Crossways

Literary Magazine

Writing: No Fast Track to Success

 

 

 

 

 

If good creative writing is about finding your own voice, then nobody can teach you how to write. Any genuine, honest writer will tell you this. Beware of courses and classes that claim to teach the ‘secrets’ of good creative writing. We live in a world of instant gratification – everyone wants to know the secret ingredient that will take their art to the next level. People want to know how to get good fast and teachers and instructors are claiming to give it to them. But there is no such secret ingredient. The simple truth is it takes time and practice to get good – lots of it. So, beware of those who claim to have the key that will transform you into a good writer. The truth is the art of creative writing cannot be taught. Finding your own original voice is something you must do alone.

However, creative writing ‘workshops’ are helpful in getting you started in the business of writing. Workshops mean craft and discipline and these things are important for anyone who is serious about becoming a successful author. All writers begin by emulating established writers. Allen Ginsberg followed Walt Whitman. Samuel Beckett followed James Joyce. Creative writing workshops are basically exercises in emulation. The writer is saying to the attendants, this is how I do it – make of it what you will.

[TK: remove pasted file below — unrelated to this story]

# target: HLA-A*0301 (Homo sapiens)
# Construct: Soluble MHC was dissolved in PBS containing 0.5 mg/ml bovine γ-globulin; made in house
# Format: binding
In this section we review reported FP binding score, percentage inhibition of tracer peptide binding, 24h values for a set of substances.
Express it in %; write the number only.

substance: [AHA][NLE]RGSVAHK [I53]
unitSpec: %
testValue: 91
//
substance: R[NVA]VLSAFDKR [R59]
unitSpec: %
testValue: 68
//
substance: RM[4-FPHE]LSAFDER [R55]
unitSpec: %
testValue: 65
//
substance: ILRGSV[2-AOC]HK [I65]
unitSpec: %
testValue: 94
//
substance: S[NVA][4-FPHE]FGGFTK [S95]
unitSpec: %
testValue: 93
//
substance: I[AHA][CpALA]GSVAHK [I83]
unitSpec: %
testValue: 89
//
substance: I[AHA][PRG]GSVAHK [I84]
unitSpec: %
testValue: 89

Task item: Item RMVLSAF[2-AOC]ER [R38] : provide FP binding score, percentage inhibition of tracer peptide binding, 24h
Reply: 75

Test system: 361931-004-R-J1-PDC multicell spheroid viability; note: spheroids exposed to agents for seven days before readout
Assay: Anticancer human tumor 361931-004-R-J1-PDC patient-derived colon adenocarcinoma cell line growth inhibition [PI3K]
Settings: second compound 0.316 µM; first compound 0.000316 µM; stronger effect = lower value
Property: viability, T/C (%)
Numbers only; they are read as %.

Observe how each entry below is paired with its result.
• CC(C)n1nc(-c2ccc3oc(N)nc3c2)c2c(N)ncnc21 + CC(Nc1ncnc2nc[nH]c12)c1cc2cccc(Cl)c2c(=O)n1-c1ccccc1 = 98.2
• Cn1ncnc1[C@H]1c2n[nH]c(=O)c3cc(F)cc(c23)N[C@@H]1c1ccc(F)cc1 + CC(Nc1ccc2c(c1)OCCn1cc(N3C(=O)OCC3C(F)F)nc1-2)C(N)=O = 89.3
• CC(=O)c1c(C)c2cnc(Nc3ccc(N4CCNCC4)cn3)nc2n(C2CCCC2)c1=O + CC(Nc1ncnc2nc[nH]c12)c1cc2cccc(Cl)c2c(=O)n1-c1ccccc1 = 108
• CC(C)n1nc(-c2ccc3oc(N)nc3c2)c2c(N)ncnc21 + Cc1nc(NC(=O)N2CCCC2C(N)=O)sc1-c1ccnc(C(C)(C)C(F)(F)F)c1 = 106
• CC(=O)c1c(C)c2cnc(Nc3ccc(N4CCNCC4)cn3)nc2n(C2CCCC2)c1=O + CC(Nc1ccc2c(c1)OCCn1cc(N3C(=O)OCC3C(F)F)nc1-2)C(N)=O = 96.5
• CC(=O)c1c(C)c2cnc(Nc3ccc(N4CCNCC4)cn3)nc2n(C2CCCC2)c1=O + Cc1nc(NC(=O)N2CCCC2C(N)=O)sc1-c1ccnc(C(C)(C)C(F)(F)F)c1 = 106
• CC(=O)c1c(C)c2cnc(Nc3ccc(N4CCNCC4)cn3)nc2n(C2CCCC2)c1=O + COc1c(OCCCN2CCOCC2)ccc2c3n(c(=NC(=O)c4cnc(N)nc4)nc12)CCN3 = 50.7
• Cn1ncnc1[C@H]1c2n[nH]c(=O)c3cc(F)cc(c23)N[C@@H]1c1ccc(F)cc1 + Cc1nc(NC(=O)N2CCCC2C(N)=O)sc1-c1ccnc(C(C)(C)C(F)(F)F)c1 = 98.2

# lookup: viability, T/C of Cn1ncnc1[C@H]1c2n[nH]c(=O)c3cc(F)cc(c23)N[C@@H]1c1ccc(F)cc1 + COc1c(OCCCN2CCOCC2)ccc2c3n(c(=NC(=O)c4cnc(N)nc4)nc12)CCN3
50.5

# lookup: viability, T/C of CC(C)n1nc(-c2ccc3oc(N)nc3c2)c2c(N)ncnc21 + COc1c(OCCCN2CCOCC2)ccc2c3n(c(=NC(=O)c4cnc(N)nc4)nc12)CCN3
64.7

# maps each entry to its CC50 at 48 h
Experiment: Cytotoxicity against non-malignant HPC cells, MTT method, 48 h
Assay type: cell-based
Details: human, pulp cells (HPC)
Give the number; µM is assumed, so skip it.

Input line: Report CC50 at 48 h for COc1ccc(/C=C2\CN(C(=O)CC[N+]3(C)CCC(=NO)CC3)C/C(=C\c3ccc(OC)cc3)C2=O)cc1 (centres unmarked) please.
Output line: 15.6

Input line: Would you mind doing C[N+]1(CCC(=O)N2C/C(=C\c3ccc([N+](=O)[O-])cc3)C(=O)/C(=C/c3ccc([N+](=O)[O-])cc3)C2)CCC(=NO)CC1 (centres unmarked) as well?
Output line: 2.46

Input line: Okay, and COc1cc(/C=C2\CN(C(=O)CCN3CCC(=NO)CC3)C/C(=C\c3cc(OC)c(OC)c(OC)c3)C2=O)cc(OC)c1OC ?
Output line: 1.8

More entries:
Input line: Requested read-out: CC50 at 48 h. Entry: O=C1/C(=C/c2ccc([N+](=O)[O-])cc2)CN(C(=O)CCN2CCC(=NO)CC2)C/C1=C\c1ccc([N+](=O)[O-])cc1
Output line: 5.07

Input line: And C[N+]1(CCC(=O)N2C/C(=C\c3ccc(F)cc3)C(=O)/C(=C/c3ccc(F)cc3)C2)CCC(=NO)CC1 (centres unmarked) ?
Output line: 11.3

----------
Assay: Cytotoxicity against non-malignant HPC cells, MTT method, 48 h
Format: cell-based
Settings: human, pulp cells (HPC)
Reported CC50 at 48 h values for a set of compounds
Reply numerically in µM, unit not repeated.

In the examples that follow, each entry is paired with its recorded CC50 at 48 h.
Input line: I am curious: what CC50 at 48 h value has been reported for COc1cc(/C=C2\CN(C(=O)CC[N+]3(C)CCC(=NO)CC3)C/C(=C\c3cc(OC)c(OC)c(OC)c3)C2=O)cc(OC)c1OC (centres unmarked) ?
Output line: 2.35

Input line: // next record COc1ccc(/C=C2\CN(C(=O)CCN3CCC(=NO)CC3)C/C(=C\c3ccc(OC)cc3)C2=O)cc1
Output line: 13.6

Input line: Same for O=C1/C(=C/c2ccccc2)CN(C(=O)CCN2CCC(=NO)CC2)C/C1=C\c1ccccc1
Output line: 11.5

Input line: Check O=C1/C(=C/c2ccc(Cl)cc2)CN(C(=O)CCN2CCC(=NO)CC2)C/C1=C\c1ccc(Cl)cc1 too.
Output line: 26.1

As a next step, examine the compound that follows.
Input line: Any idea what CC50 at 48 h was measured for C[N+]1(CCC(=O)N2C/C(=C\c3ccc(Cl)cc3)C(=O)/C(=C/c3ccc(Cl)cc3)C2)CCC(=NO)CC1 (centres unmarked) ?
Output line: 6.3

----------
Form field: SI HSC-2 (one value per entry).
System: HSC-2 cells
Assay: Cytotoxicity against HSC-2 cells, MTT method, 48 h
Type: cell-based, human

Why is emulation so important for budding authors? Well, the simple truth is, you need to start somewhere. And you need to learn the work ethic and the value of discipline. And you also need to have something to break free from if you are to write with your own original voice. Nobody instantly becomes a great writer.

So, the next time you see an ad for a writing ‘workshop’, don’t expect a fast track to success. Expect, rather, an opportunity to engage with the discipline and the craft of writing as it is understood by someone who has had success in the field.

Literature has come a long way since Homer wrote his epics. Over 2,500 years of emulation and extrication has happened. If you are serious about becoming a creative writer, you need to think of yourself as one small link in that chain of influence. Hopefully, you will discover the most rewarding thing of all in the business – better even than the thrill of being published and selling lots of books – that is, the satisfaction of finding your own original voice.

Author: David Jordan

 

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